The Durham Herald Sun reports today Freda Black's announcement she'll be a candidate for DA in this year’s primary scheduled for May 6. Black was the disgraced Mike Nifong’s major opponent in the 2006 Democratic DA primary race.
A former Durham ADA, Black was dismissed by Nifong when he was appointed DA by the governor to fill the unexpired term of his predecessor who’d been made a judge. Black is now in private practice.
The H-S story also mentions current Durham ADA Tracey Cline who has told friends and supporters she’ll be a candidate in the May primary.
The story includes this:
Cline defended her role in getting a court order for DNA evidence from 46 lacrosse players "as a regular routine that any assistant district attorney or district attorney would give police advice to do everyday."What the H-S reports today Cline is now saying represents a major change from what on Jan. 9 the H-S reported Cline said:
From the Jan. 9 Durham H-S - - -How about that?
[…] At the heart of the matter is material taken from the notes of lacrosse case lead detective Ben Himan, and notes and a deposition from Durham police Sgt. Mark Gottlieb.
They referred to Cline's role in the creation of a non-testimonial order, or NTO, that allowed police to take photographs of and collect DNA evidence from 46 of the 47 members of the Duke lacrosse team.
Cline denied that she had any role in writing the order.
"The record will indicate that David Saacks did it," she said. Saacks is the interim district attorney but was an assistant DA at that time. "I didn't prepare any paperwork on that case. Nothing at all. I've never even seen or laid hands on a non-testimonial order."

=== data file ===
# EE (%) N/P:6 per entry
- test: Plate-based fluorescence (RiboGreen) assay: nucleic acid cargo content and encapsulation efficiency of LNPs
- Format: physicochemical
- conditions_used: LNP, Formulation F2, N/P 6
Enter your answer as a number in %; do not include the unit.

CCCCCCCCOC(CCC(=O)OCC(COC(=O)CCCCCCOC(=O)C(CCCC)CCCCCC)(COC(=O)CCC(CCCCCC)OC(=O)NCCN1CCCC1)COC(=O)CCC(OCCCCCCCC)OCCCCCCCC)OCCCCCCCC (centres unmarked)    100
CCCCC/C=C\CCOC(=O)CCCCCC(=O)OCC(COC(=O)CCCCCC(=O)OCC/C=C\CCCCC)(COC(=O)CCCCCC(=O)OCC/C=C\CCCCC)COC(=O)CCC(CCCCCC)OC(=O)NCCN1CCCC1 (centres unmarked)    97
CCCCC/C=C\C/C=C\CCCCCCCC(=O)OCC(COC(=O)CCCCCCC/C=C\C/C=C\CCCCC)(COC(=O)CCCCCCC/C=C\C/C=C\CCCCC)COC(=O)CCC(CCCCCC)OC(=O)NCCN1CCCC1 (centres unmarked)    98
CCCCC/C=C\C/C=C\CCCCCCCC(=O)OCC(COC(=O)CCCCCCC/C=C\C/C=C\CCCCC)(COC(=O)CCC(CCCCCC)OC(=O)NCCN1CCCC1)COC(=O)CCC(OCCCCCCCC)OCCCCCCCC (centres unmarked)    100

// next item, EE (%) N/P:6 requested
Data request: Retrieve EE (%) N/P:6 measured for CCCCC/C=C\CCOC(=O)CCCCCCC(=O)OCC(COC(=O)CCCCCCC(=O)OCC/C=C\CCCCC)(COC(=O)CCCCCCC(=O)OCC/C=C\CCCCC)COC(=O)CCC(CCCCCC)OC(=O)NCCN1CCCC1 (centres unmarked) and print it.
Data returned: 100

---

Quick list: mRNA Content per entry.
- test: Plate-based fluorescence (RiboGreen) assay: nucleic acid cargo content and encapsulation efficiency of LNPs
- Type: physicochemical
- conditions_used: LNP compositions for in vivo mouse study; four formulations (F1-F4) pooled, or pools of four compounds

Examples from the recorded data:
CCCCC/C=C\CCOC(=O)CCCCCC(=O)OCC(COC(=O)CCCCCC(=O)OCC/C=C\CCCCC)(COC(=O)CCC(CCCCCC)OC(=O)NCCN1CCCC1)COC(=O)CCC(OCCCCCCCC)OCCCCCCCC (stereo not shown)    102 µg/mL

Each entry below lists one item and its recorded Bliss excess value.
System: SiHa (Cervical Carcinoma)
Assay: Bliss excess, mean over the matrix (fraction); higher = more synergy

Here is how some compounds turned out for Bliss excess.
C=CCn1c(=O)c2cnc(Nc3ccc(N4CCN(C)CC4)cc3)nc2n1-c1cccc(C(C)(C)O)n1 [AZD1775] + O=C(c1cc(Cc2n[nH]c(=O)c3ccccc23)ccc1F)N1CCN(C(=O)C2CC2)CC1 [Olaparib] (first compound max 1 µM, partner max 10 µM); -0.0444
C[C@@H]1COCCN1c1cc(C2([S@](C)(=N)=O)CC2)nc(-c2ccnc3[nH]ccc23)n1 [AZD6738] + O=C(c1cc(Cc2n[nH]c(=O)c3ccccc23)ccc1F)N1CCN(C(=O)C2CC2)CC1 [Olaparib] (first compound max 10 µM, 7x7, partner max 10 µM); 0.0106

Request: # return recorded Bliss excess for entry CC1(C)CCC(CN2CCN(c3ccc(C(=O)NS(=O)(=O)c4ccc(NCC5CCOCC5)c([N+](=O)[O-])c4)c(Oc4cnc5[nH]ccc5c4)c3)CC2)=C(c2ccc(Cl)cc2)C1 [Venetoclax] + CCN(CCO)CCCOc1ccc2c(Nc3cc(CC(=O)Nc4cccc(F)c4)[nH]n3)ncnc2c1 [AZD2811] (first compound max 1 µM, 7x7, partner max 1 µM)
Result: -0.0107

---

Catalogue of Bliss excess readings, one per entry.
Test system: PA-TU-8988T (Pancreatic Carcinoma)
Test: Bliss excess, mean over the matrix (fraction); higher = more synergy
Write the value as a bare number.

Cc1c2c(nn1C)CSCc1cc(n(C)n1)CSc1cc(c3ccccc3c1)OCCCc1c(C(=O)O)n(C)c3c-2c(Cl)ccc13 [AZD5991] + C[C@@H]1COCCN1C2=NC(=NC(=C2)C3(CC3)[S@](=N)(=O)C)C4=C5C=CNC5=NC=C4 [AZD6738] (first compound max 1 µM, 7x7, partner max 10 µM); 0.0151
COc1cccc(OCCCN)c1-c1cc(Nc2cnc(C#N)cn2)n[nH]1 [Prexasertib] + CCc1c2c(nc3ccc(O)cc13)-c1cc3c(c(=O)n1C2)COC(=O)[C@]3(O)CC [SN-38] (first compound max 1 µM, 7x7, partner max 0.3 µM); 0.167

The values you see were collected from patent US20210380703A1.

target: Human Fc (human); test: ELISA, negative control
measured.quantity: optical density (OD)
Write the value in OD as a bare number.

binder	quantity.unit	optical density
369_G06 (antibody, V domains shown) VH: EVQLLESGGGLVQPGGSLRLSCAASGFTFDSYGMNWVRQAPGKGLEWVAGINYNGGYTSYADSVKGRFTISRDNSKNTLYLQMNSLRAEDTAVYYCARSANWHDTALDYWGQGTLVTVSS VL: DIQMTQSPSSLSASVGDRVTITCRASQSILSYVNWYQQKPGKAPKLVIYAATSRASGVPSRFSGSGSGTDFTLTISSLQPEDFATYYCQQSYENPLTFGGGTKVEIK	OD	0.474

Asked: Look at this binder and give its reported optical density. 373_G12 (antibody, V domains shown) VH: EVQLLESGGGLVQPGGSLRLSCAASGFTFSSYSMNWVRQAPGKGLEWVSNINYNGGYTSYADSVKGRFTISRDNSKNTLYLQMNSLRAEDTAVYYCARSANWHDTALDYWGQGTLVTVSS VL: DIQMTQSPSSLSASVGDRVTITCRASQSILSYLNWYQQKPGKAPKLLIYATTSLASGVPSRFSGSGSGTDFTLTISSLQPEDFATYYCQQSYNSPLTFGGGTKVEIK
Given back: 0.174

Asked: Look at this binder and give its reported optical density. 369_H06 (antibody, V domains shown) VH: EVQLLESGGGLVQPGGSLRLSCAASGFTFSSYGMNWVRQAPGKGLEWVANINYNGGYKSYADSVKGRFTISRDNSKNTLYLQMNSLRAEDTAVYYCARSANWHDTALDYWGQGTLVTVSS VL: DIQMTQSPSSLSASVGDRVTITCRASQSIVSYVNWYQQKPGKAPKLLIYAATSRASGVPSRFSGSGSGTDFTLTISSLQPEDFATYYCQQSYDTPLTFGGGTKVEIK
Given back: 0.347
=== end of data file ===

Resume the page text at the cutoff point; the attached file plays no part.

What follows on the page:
She said, "I remember Gottlieb asked me about a non-testimonial order, and I told him I was not available."
But when asked by The Herald-Sun whether she'd asked police to draft the non-testimonial order, Cline responded, "I don't recall."
Himan's notes and Gottlieb's deposition indicate that police consulted Cline on March 22, 2006, after they learned players, on the advice of attorneys, wouldn't show up that day for a scheduled meeting with investigators.
In less than a month Cline has gone from saying she was unable to “recall” whether she’d directed police to prepare the NTO to defending her role in getting the NTO as just “a regular routine that any assistant district attorney or district attorney would give police advice to do everyday."
Quite a change, isn’t it?
Did Cline have “a recovered memory” experience all by herself. Or did someone(s) remind her that she did have a role in securing the NTO?
If someone(s) did, who was that someone(s)? What was said to Cline that improved her memory?
Now that her memory’s improved, does Cline agree with what Gottlieb and Himan have been saying: that she directed them to prepare the NTO?
That question needs to be answered. We shouldn’t have to wait for discovery to get Cline’s answer. She should give it now.
Cline should also tell us on what basis she at least supported and perhaps ordered the preparation of an NTO request which was anything but routine. In fact, it’s been called "mammothly unconstitutional" and a "dragnet fishing expedition."
Readers following the case, especially those with questions concerning the who, why, when and how of the securing of the NTO, may be interested to read:
Who “Owns” that “Toxic” NTO? (1/13/08)
NTO Battle – Durham DA v. Police (1/17/08)
Today's entire H-S story is here.